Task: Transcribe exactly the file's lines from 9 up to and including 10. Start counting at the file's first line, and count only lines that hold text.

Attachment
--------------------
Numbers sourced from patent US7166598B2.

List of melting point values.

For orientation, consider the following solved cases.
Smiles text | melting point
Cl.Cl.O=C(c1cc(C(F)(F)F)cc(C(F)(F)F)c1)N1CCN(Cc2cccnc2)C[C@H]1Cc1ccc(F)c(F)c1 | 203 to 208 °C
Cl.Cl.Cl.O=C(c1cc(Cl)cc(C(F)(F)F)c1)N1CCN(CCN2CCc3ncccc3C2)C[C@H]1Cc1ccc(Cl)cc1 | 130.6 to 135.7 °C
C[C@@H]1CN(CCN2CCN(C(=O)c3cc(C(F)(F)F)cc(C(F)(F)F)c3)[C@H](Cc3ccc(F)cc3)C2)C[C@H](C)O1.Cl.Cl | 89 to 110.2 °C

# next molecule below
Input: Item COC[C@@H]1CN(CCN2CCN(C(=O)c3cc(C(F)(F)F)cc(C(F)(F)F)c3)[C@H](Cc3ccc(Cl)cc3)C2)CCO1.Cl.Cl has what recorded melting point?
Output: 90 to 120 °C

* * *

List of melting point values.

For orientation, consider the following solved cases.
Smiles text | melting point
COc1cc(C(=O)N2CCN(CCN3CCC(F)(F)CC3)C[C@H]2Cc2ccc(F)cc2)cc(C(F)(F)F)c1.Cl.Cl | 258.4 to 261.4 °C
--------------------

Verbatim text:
Input: Item COC[C@@H]1CN(CCN2CCN(C(=O)c3cc(C(F)(F)F)cc(C(F)(F)F)c3)[C@H](Cc3ccc(Cl)cc3)C2)CCO1.Cl.Cl has what recorded melting point?
Output: 90 to 120 °C